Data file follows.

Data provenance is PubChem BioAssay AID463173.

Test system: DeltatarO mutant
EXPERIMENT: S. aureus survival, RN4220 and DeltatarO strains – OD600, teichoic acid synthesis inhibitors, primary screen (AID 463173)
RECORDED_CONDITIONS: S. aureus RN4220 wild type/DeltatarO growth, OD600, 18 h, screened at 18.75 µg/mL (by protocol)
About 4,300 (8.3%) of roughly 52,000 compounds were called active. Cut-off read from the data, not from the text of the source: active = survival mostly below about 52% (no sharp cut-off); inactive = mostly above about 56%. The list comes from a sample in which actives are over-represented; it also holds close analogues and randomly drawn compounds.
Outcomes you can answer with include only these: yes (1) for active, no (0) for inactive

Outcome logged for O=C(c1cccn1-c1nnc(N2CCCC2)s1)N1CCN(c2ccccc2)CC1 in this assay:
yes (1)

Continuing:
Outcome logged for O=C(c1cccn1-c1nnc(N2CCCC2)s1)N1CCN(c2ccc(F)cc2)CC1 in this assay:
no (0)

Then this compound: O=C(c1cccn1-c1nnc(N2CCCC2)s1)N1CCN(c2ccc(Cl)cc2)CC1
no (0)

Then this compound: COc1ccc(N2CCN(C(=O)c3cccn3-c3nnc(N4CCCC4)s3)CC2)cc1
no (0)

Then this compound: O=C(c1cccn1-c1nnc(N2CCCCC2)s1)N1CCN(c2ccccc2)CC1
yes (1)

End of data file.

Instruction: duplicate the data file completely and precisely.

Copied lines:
Data provenance is PubChem BioAssay AID463173.

Test system: DeltatarO mutant
EXPERIMENT: S. aureus survival, RN4220 and DeltatarO strains – OD600, teichoic acid synthesis inhibitors, primary screen (AID 463173)
RECORDED_CONDITIONS: S. aureus RN4220 wild type/DeltatarO growth, OD600, 18 h, screened at 18.75 µg/mL (by protocol)
About 4,300 (8.3%) of roughly 52,000 compounds were called active. Cut-off read from the data, not from the text of the source: active = survival mostly below about 52% (no sharp cut-off); inactive = mostly above about 56%. The list comes from a sample in which actives are over-represented; it also holds close analogues and randomly drawn compounds.
Outcomes you can answer with include only these: yes (1) for active, no (0) for inactive

Outcome logged for O=C(c1cccn1-c1nnc(N2CCCC2)s1)N1CCN(c2ccccc2)CC1 in this assay:
yes (1)

Continuing:
Outcome logged for O=C(c1cccn1-c1nnc(N2CCCC2)s1)N1CCN(c2ccc(F)cc2)CC1 in this assay:
no (0)

Then this compound: O=C(c1cccn1-c1nnc(N2CCCC2)s1)N1CCN(c2ccc(Cl)cc2)CC1
no (0)

Then this compound: COc1ccc(N2CCN(C(=O)c3cccn3-c3nnc(N4CCCC4)s3)CC2)cc1
no (0)

Then this compound: O=C(c1cccn1-c1nnc(N2CCCCC2)s1)N1CCN(c2ccccc2)CC1
yes (1)